Changes in length of the fiber from force or heat deform the grating and result in a shift of the reflected wavelength. This mainly stems from alteration of the refractive index of the quartz glass by the thermo-optic effect [1,2]. Because both strain and temperature cause a change in the wavelength, the FBG when used as a temperature sensor must not experience any mechanical stress, to eliminate the influence of strain.

The Sitrans TO500 system uses this wavelength change to determine temperature. The system consists of a transmitter to which as many as four fiber-optic measuring probes — each with up to 48 FBGs — can be connected. This enables the system to synchronously measure the temperature at up to 192 locations. Measuring probes can be precisely tailored to the application in regard to length, number of sensors and the sensor positions.

In the Evonik application, FBGs are inscribed every 20 cm (Figure 2). Each measuring probe has a diameter of approximately 1 mm and records temperatures within a range of 0ºC to 400ºC, with a measuring error of <0.5 K. Response time is very fast; the T90 time is under four seconds [3].

Because the measured value transmission (reflection of light) takes place in the same fiber, no additional cables are necessary, which substantially reduces the required diameter of the protective tubes for the measurement setup. This provides two key benefits: 1) a larger cross-section and, hence, volume is available for the reaction in the reactor; and 2) the small air gap between the fiber with its inscribed gratings and the tube walls keeps the gap’s damping effect low and, thus, cuts the response time of the sensors.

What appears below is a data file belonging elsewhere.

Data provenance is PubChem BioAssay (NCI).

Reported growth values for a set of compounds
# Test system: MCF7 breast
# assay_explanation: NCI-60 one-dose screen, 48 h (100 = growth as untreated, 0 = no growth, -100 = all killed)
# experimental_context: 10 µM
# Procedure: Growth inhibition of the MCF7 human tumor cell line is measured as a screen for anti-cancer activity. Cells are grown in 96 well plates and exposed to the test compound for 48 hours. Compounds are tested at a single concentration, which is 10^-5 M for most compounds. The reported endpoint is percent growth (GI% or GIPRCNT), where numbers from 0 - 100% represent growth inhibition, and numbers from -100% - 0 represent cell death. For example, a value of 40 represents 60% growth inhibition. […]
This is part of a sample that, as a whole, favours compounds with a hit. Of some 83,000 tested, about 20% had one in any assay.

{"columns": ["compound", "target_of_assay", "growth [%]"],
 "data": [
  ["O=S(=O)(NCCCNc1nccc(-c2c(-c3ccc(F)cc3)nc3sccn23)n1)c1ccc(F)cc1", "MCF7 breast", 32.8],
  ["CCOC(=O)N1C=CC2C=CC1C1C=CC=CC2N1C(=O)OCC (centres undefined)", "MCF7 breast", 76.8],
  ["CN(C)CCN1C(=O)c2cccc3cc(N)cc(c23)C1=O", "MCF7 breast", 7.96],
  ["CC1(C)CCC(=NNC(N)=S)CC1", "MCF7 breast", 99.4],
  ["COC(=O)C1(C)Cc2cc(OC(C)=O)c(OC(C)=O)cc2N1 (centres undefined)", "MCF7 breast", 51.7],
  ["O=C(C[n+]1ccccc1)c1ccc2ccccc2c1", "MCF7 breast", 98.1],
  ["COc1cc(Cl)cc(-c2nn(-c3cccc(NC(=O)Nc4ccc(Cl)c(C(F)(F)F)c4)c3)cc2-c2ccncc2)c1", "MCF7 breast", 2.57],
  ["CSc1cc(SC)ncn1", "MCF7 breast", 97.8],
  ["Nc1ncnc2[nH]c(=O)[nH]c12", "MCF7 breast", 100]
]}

At Evonik, a glass-fiber coupler connects the sensing fiber in the reactor and the transmission line to the transmitter. This coupler just needs disconnecting when maintenance requires, for example, opening the reactor cover. The measuring probe itself can be easily pulled out when necessary and rolled onto a spindle. The latter also enables it to be easily and safely transported.

The Sitrans TO500 transmitter provides the determined values for analysis in control systems via a Profibus DP interface and makes them available for management of the assets and optimization of the process.

Valuable Insights

“Our plant personnel can detect the development of hotspots or the effectiveness of the catalyst in good time with the detailed recording and visualization of the complete temperature profile in the reactor,” notes Hüning. “We use this information to initiate measures to reduce the temperature, for example, in the first scenario. In the second scenario, we can perform maintenance procedures, such as replacing the catalyst when necessary due to its age.” Both extend the life of the catalyst in the reactor, which means cost-effective, preventative maintenance procedures occur based on need.

Optical temperature measurement using FBGs along fiber-optic media provides an elegant way to simultaneously record and process a wide range of temperatures to enhance monitoring. It allows efficiently detecting faults and optimizing reaction processes, thereby achieving higher product throughput in the plant.

JOACHIM KOELSCH is a product manager at Siemens Process Industries and Drives, Kalrsruhe, Germany. Email him at [email protected].

1. Egner, F., Bank, R., Verbeek, D., Lainer, M. and Bauer, A., “Distributed Temperature Measurement,” German Patent DE102014018825 (2016).
2. “Fundamentals of Fiber Bragg Grating (FBG) Optical Sensing,” National Instruments, Austin, Texas, (2016).
3. von Dosky, S., Ens, W., Grieb, H., Hilsendegen, M. and Schorb H., “Optical Fiber Temperature Measurement for Process Industry,” presented at AMA Conference, Siemens, Karlsruhe, Germany (2013).